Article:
HMCS Prince Robert (F56).  She was the first of three refrigerated passenger and cargo ships constructed at Birkenheaad for Canadian National for service along the BC coast during the 1930s. On the outbreak of the Second World War, the RCN acquired the vessel for use as an armed merchant cruiser for protection of the western coast of Canada.  Upon completion, HMCS Prince Robert and her sister ships were the most powerful ships in service with the RCN until the arrival of larger cruisers later in the war.  She was converted at Esquimalt, BC, and commissioned into the RCN in Sep 1941.  HMCS Prince Robert saw her first action along the Mexican coast, capturing the German freighter Weser later that month.  HMCS Prince Robert then continued patrolling along the Pacific coast of North America, and then being sent to Australia to escort troop convoys across the Pacific.

Following the entry of the United States into the war in 1941, HMCS Prince Robert took part in the naval operations in Alaska alongside her sister ships HMCS Prince Henry and HMCS Prince David.  In 1943, HMCS Prince Robert was converted into an anti-aircraft cruiser.  HMCS Prince Robert returned to service later that year and escorted convoyes in the Atlantic Ocean and Mediterranean Sea between the United Kingdom and Naples, Italy, protecting them from air attack.  In 1944, the ship was transferred to the Pacific once again and was at Sydney, Australia when Japan surrendered.  HMCS Prince Robert was ordered to Hong Kong to repatriate Canadian prisoners of war, and to assist in control of the island.  The ship returned to Canada on 20 October 1945 and was paid off on 10 December and transferred to the War Assets Corporation for disposal.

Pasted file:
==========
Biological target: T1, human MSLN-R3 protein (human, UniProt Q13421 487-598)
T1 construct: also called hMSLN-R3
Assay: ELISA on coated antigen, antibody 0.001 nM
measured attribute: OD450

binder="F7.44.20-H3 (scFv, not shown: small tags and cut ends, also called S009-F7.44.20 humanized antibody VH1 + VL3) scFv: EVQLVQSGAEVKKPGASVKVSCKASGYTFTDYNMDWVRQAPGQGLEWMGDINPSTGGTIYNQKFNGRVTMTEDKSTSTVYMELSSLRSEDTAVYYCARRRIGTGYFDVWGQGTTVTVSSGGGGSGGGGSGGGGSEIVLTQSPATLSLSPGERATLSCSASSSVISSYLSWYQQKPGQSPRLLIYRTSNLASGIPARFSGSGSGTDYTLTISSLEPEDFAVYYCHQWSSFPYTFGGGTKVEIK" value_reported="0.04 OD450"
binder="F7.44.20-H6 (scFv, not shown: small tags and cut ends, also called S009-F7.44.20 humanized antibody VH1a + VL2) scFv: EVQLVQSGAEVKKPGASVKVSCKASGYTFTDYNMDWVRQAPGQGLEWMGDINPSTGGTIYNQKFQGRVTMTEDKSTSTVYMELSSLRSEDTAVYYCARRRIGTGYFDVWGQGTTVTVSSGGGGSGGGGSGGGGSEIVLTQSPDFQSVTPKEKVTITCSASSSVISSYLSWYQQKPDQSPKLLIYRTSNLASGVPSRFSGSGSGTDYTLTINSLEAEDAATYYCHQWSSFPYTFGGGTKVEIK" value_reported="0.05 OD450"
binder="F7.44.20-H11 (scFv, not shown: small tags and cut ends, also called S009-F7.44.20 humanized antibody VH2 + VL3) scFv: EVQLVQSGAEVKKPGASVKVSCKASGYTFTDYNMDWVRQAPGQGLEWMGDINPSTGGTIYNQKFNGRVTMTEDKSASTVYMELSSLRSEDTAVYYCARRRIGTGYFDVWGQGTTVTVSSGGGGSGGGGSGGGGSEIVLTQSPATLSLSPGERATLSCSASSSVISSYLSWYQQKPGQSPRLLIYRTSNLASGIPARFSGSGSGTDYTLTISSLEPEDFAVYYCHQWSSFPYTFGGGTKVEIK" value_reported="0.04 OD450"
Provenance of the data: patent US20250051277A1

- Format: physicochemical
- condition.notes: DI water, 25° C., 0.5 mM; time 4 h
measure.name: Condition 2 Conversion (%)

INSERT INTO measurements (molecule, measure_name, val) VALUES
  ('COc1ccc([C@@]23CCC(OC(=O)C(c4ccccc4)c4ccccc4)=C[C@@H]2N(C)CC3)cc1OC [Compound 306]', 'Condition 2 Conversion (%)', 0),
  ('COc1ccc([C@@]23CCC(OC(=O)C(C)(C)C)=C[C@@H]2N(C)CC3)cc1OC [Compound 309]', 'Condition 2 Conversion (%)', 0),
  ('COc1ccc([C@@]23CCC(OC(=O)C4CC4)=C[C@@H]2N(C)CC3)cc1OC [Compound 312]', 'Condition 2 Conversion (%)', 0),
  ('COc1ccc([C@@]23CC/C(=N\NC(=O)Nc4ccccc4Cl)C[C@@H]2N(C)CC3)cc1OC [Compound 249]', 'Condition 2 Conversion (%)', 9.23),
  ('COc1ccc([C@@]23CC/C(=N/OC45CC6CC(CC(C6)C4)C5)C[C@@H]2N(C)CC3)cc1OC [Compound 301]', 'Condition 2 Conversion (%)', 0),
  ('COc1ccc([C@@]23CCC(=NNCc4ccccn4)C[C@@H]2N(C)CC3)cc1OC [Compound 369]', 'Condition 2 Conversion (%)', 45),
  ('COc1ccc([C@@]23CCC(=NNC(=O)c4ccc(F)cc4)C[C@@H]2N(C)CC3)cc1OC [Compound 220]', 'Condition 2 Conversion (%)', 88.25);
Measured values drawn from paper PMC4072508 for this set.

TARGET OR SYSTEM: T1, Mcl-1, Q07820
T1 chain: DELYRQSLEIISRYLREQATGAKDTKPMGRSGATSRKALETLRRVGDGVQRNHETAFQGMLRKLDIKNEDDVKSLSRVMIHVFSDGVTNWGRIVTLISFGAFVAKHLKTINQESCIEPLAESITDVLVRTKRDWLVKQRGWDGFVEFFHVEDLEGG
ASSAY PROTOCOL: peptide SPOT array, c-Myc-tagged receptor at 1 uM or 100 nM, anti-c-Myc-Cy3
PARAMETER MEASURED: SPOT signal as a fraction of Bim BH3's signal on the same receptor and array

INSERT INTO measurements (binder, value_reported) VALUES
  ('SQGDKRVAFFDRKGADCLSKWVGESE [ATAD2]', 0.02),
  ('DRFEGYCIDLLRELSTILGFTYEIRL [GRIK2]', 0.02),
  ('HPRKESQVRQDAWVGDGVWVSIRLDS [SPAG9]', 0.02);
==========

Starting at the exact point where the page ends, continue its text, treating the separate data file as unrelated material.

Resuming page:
The ship was sold to private buyers who returned to the vessel to the cargo/passenger trade as Charlton Sovereign in 1948.  Charlton Sovereign transported displaced persons and refugees from Europe to locations in Central and South America.  In 1951, the ship was sold again and renamed Lucania.  Lucania was used a passenger ship between Italy and Venezuela until 1962, when the vessel was sold for scrap.

 (Library and Archives Canada Photo, MIKAN No. 4233654)

HMCS Prince Robert (F56), Esquimalt, British Columbia.

 (Library and Archives Canada Photo, MIKAN No. 4950890)

HMCS Prince Robert (F56), 4-inch Mk. XVI anti-aircraft guns and crew, during convoy escort in March, 1944.

 (Library and Archives Canada Photo, MIKAN No. 4950889)

HMCS Prince Robert (F56), 20-mm Oerlikon AA Gun crew, 1944..